Building word consciousness

Building word consciousness

Developing word consciousness empowers young readers to tackle increasingly difficult texts with confidence, and actually enjoy them. 

Actively engaging with content, and doing so across various contexts, is proven to be particularly effective for vocabulary learning because it builds word consciousness.[1] 

Word consciousness is what emerges when children are given rich enough information that helps them to understand the meaning of words deeply and accurately.[2]

Word consciousness is an awareness of how language works and how to interact with it. It helps children use the new words they acquire successfully. It also increases the chances of children inferring the meaning of unfamiliar words by themselves.[2]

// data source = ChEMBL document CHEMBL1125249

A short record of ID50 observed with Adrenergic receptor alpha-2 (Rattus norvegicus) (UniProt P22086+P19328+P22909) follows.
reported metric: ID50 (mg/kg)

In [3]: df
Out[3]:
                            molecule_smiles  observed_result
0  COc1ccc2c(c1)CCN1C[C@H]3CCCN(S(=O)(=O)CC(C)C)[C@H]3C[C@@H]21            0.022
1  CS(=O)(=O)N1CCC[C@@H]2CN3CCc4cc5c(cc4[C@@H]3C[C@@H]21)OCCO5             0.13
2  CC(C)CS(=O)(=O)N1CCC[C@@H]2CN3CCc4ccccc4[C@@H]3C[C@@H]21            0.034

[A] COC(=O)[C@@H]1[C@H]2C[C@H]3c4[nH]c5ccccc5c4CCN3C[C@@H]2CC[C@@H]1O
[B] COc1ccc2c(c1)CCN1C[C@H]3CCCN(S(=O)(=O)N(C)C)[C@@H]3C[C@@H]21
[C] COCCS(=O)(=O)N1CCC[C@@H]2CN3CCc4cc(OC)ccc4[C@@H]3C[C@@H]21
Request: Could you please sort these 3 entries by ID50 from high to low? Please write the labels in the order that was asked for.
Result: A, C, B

For example, by discovering and interacting with more and more words, kids will come to realize things about words such as:

  • that a sandcastle is a castle made of sand 
  • that the suffix -less in reckless and harmless means without
  • that the difference between tired and exhausted is one of degree

The more words kids are taught, the more they are capable of learning by themselves. Mrs Wordsmith resources curate words into thematically relevant groups and push learners to make meaningful connections between the words they encounter. Check out our new app!


  1. Loftus-Rattan, S., Mitchell, A. (2016). ‘Direct Vocabulary Instruction in Preschool: A Comparison of Extended Instruction, Embedded Instruction, and Incidental Exposure’. The Elementary School Journal, 116(3) 391-410.
  2. Coyne, M., McCoach, B., Loftus, S., Zipoli Jr., R., Ruby, M., Crevecoeur, Y., & Kapp, S. (2010) Direct and Extended Vocabulary Instruction in Kindergarten: Investigating Transfer Effects. Journal of Research on Educational Effectiveness 3(2), 93-120. 

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